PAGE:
model 127. Additionally, the Occasionally-connected application server 120 can incorporates a dynamic content adaptation mechanism, known as the Adaptive Ul Server 126, that is capable of delivering mobile application functionality to thin clients (e.g., HTML Web site, WAP, SMS).
hi one embodiment, the occasionally-connected data model can be a meta data description of the mobile application's anticipated usage of external data, and be optimized to enable the efficient traversal and synchronization of this data between occasionally connected devices and external systems.
The occasionally-connected data model can be a relational model that describes nodes of data (or entities) associated with external services, and traversals (or relations) between them. For example, given a Web service that provides access to a Customer Relationship Management (CRM) application, the data model might have nodes for Accounts, Contacts, and Purchase Orders, etc., with traversals that let the application "navigate" from a given node (e.g., an Account) to all related nodes (e.g., Contacts and Purchase Orders).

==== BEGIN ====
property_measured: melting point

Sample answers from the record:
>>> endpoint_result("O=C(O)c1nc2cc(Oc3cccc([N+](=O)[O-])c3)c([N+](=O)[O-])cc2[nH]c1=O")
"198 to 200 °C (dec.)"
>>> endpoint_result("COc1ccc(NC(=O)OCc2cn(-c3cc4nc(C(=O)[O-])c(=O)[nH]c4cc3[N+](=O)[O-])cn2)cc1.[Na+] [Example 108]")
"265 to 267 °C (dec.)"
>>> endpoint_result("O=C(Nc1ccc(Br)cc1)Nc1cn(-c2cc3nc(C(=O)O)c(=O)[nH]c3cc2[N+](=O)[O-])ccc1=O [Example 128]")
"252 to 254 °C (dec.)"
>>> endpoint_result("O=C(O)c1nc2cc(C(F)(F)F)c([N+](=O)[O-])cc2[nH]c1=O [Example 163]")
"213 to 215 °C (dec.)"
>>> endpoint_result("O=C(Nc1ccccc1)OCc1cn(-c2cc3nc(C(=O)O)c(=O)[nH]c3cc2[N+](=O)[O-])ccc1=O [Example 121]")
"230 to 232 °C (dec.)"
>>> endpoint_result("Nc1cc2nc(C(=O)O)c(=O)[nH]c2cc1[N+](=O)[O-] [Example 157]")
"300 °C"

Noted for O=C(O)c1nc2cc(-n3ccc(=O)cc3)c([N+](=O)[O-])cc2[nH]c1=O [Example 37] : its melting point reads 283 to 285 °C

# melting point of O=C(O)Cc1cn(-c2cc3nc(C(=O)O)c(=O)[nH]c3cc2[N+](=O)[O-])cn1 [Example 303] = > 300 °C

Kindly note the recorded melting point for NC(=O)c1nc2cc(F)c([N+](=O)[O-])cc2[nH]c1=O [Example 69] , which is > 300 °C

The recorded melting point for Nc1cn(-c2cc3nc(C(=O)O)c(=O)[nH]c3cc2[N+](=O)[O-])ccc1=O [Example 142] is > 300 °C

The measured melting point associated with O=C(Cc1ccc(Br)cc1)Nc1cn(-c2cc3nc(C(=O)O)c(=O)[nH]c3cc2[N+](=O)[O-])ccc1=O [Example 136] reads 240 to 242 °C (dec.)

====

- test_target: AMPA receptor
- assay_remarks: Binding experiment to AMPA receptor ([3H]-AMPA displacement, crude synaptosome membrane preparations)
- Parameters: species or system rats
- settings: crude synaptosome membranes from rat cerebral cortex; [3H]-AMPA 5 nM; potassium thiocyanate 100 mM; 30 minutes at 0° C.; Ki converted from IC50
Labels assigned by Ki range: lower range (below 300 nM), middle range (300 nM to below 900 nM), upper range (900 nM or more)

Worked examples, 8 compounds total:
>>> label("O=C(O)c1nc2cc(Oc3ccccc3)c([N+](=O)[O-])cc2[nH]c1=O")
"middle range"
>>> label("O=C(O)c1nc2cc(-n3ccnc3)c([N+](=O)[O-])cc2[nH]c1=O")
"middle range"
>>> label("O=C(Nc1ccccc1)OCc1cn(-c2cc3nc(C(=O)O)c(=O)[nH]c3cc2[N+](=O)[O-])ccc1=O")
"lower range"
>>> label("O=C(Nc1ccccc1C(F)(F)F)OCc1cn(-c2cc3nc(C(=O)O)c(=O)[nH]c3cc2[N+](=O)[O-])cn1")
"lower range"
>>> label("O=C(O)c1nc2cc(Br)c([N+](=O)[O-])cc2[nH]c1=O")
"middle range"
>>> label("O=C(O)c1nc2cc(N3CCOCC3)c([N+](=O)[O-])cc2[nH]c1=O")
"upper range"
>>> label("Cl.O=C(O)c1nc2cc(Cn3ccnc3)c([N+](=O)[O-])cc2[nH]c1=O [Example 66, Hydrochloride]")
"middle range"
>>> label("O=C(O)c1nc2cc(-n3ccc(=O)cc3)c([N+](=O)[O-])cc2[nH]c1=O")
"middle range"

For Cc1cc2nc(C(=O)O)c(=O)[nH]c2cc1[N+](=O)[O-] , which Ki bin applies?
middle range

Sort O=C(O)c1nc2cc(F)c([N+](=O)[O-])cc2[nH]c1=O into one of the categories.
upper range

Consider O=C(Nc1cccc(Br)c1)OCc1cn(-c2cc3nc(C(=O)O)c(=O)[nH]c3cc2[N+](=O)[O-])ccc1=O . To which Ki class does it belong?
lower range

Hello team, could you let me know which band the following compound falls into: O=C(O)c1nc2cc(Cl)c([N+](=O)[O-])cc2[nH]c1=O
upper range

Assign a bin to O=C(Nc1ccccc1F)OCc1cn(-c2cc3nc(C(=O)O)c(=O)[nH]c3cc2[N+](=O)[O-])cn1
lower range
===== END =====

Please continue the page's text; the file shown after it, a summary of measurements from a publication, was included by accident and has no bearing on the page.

The occasionally-connected data model can be surfaced to the developer as a virtual XML document with a manifest variable, $root which points to the root node in the data model. Navigation to related nodes can be defined within the virtual XML document via keyref declarations. This enables a simple traversal syntax using a subset of XPath notation used hi ECMAScript for XML and known in this document as SPath. In addition, the mobile browser can always have as context, a current position within the data model (for example a particular customer or set of orders). The template and script can access this current position through another manifest variable $current.
In one embodiment, the mobile browser 110 is, or includes, an extension of a Web browser that enables occasionally connected laptops and other devices to run applications regardless of whether they happen to be connected or offline. The browser can incorporates the same HTML renderer as current Web browsers, but also a user interface template and page flow mechanism, a data cache with intelligent synchronization capabilities, and an extended scripting language that provides access to the data cache.